How to lose visceral fat: The eating plan proven to help reduce the harmful belly fat

Visceral fat is stored in the abdominal cavity – hidden from plain sight. Too much of the stuff can increase the risk of serious health complications, such as heart attacks, heart disease, breast cancer and Alzheimer’s disease. Researchers have now shown how a certain eating plan can reduce the harmful belly fat.

In fact, there are several studies that confirm intermittent fasting may help people lose visceral fat.

A large review of studies recorded that following an intermittent fasting plan helped reduce visceral fat by four to seven percent over a period of up to 24 weeks.

Intermittent fasting involved cycling periods of eating and fasting – either completely abstaining from food or eating very little.

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The main focus of intermittent fasting is when you eat, not what you eat (which is typical of any kind of diet).

There are three popular methods of intermittent fasting: the 16/8 method, Eat-Stop-Eat and the 5:2 diet.

The 16/8 method

Also known as the Leangains protocol, the 16/18 method involved skipping breakfast and restricting the eating period to eight hours, such as 11-7pm.

This then means from the evening onwards, till the next brunch time, you’ll spend 16 hours of fasting.

Eat-Stop-Eat

This intermittent fasting method involves fasting for a whole day (24 hours) once or twice a week. A good example of how this works is when you eat dinner then wait till the same time the next day to eat another meal.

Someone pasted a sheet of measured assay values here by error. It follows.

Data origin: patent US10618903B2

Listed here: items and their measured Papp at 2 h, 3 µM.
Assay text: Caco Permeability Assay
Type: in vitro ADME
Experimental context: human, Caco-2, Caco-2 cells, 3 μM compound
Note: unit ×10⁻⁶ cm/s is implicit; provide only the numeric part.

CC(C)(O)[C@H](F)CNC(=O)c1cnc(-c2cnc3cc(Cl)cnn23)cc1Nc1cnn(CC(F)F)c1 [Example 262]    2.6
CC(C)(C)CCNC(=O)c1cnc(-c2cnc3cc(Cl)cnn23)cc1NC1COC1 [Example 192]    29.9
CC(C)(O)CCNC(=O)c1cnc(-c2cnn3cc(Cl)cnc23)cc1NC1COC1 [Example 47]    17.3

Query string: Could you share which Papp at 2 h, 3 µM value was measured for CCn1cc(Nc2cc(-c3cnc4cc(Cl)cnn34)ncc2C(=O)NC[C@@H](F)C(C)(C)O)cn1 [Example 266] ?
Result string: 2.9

The 5:2 diet

For five days you eat normally and, for two non-consecutive days each week, you only consume 500-600 calories.

Believe it or not, intermittent fasting is thought to be more natural than eating three or four meals per day.

This is because, in ancient times, hunter-gathers didn’t have the option of popping to the store and so could not eat for days at a time.

As a result, humans evolved to be able to function without food for extended periods of time – reportedly, it can stretch pass three weeks (but, of course, this isn’t recommended).

When you fast, several cellular and molecular adjustments start to take place within the body.

For one, the body adjusts hormone levels and insulin sensitivity improves, enabling stored body fat to become more accessible.

Secondly, the levels of growth hormone skyrocket – which has benefits for fat loss and weight gain.

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nd thirdly, when fasting, cells initiate cellular repair processes. This includes autophagy, which is the body’s way of removing old and damaged proteins that build up inside of the body.

Intermittent fasting is thought to reduce calorie intake, and lead to weight loss – just as long as you’re not scoffing away like a starving animal for those moments when you do eat.

Bear in mind that you could be slim on the outside and still be carrying dangerous levels of visceral fat on the inside.

A good way to measure levels of visceral fat – aside from an expensive CT scan – is to get the tape measure out and record your waist to hip ratio.

The simple calculation goes as follows: divide your waist measurement by your hip measurement.

For men, a waist to hip ratio above one is considered high. It indicates there is visceral fat in the abdomen that needs to be shifted to lead a healthier lifestyle.

For women, a waist to hip ratio above 0.85 is high and this also suggests a dangerous level of visceral fat swirling around the body’s vital organs.

A great way to reduce visceral fat, as well as taking up intermittent fasting, is to do aerobic exercises such as hiking and swimming.

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